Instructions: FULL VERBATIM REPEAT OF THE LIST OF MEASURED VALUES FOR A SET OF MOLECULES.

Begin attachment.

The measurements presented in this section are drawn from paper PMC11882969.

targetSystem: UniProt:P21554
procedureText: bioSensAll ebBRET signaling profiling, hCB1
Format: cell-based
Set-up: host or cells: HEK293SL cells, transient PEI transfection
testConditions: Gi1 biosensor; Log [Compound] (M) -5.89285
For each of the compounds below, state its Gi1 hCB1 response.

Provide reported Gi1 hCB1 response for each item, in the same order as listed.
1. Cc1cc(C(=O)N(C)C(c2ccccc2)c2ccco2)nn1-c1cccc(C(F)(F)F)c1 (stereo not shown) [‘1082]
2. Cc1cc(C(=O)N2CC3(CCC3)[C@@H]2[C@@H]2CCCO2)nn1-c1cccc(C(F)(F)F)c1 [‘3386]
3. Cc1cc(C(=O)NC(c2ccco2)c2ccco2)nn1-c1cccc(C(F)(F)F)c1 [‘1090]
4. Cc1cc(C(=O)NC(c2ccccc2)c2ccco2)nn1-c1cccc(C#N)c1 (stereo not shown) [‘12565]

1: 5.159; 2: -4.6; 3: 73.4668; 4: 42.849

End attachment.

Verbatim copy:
The measurements presented in this section are drawn from paper PMC11882969.

targetSystem: UniProt:P21554
procedureText: bioSensAll ebBRET signaling profiling, hCB1
Format: cell-based
Set-up: host or cells: HEK293SL cells, transient PEI transfection
testConditions: Gi1 biosensor; Log [Compound] (M) -5.89285
For each of the compounds below, state its Gi1 hCB1 response.

Provide reported Gi1 hCB1 response for each item, in the same order as listed.
1. Cc1cc(C(=O)N(C)C(c2ccccc2)c2ccco2)nn1-c1cccc(C(F)(F)F)c1 (stereo not shown) [‘1082]
2. Cc1cc(C(=O)N2CC3(CCC3)[C@@H]2[C@@H]2CCCO2)nn1-c1cccc(C(F)(F)F)c1 [‘3386]
3. Cc1cc(C(=O)NC(c2ccco2)c2ccco2)nn1-c1cccc(C(F)(F)F)c1 [‘1090]
4. Cc1cc(C(=O)NC(c2ccccc2)c2ccco2)nn1-c1cccc(C#N)c1 (stereo not shown) [‘12565]

1: 5.159; 2: -4.6; 3: 73.4668; 4: 42.849